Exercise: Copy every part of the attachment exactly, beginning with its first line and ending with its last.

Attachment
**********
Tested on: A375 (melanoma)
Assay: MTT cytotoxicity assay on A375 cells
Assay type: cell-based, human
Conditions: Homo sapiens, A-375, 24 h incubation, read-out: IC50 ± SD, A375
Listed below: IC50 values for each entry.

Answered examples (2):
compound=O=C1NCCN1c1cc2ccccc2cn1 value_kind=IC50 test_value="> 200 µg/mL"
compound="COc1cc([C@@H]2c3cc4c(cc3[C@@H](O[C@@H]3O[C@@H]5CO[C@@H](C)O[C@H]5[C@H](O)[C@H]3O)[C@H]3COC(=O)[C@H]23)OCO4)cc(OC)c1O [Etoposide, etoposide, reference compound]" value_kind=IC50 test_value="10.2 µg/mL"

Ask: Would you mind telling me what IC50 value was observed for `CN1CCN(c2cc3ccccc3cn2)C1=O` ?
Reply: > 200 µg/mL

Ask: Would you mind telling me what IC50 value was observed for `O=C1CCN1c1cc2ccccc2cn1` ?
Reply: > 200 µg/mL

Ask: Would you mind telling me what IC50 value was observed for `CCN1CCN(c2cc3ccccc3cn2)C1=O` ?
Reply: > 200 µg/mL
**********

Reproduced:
Tested on: A375 (melanoma)
Assay: MTT cytotoxicity assay on A375 cells
Assay type: cell-based, human
Conditions: Homo sapiens, A-375, 24 h incubation, read-out: IC50 ± SD, A375
Listed below: IC50 values for each entry.

Answered examples (2):
compound=O=C1NCCN1c1cc2ccccc2cn1 value_kind=IC50 test_value="> 200 µg/mL"
compound="COc1cc([C@@H]2c3cc4c(cc3[C@@H](O[C@@H]3O[C@@H]5CO[C@@H](C)O[C@H]5[C@H](O)[C@H]3O)[C@H]3COC(=O)[C@H]23)OCO4)cc(OC)c1O [Etoposide, etoposide, reference compound]" value_kind=IC50 test_value="10.2 µg/mL"

Ask: Would you mind telling me what IC50 value was observed for `CN1CCN(c2cc3ccccc3cn2)C1=O` ?
Reply: > 200 µg/mL

Ask: Would you mind telling me what IC50 value was observed for `O=C1CCN1c1cc2ccccc2cn1` ?
Reply: > 200 µg/mL

Ask: Would you mind telling me what IC50 value was observed for `CCN1CCN(c2cc3ccccc3cn2)C1=O` ?
Reply: > 200 µg/mL